What Happens When Pituitary Glands Are Under or Overactive?

The pituitary gland performs a number of biological functions, such as secreting hormones for metabolism and growth, and when pituitary glands are underactive or overactive, their abilities to perform these functions are impaired. There are several causes of overactive and underactive pituitary glands, including tumors, hormone imbalances and endocrine problems.

The pituitary gland's activities are largely regulated by the brain, which instructs the gland to increase or decrease secretion of certain hormones. This gland contains three parts: an anterior section, an intermediate section and posterior lobes. Together, these parts secrete steroid hormones, growth hormones and thyroid-stimulating hormones.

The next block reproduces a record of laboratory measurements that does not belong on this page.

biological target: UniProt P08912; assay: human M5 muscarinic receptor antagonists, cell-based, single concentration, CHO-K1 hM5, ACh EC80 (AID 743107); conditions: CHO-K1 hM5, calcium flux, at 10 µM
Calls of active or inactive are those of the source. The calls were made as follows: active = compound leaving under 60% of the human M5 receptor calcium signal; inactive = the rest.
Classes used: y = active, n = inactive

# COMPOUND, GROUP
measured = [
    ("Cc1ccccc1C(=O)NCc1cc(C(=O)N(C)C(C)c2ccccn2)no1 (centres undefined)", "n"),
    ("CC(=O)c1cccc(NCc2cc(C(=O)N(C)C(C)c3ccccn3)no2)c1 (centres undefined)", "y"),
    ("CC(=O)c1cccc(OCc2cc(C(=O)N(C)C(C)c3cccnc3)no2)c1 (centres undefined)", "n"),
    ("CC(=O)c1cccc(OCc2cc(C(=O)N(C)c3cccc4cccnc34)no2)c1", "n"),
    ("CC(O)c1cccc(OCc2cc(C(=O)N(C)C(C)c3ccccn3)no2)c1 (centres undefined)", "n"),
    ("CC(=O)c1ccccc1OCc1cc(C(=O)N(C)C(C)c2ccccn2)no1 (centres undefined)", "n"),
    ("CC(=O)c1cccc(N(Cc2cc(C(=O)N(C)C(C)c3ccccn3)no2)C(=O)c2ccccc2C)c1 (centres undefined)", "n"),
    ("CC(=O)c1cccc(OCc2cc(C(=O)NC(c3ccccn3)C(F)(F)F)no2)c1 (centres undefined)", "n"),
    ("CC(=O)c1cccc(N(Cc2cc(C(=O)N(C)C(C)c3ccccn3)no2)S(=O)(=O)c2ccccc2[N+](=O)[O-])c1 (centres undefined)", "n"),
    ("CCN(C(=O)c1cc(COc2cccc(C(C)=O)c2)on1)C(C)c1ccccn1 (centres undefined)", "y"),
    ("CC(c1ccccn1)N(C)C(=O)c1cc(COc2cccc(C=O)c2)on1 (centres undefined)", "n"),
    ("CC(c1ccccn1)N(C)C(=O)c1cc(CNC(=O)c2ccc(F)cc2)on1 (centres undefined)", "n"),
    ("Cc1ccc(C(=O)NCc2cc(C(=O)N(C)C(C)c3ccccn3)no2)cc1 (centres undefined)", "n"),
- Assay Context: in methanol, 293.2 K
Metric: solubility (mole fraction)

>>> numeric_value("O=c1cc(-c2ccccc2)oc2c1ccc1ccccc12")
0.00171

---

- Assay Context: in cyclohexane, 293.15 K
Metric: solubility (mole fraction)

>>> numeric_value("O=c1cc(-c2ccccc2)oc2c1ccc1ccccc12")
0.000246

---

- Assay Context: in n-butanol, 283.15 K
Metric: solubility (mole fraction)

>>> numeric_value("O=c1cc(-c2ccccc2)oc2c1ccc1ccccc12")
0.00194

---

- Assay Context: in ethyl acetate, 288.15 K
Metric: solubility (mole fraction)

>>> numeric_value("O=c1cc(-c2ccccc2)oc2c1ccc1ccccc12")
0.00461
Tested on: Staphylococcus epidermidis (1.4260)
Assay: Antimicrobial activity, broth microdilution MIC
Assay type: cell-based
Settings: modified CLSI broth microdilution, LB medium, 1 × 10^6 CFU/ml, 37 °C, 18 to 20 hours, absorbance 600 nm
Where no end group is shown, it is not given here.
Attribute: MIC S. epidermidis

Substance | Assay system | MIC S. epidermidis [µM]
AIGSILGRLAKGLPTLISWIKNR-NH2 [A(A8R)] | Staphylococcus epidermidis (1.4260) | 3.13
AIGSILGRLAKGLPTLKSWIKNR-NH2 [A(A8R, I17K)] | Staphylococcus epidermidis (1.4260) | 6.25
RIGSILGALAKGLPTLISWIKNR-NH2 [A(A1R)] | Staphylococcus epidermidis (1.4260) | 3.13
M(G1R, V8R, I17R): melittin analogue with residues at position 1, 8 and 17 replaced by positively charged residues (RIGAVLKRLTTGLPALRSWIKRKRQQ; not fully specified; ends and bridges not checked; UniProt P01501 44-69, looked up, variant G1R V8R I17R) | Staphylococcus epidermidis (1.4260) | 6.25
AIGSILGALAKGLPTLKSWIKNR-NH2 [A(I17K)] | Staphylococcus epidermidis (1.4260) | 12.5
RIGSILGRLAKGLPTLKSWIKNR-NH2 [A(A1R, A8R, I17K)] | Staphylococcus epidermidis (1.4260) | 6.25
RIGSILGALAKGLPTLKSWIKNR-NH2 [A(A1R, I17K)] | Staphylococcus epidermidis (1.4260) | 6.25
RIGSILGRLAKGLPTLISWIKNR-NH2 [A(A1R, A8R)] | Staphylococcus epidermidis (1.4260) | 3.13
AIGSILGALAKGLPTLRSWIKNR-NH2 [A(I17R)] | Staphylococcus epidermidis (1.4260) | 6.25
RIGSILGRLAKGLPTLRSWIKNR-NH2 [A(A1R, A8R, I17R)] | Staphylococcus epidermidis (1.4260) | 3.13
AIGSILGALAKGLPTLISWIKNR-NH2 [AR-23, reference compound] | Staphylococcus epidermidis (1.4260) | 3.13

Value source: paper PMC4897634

According to the Cleveland Clinic, overactive pituitary glands create certain diseases and disorders, including Cushing's syndrome, acromegaly, prolactinoma and hyperthyroidism. Overactive pituitary glands are attributed to several causes, including benign tumors and occasionally malignant cells.

Hypopituitarism, or an underactive pituitary gland, affects the anterior lobe of the gland. As a result, the anterior lobe loses some or all of its ability to carry out critical functions. According to Johns Hopkins Medicine, symptoms vary depending on which hormones are not being produced by the pituitary gland. The pituitary gland affects the function of several other endocrine organs, and effects of underactive glands may be sudden and severe or onset gradually.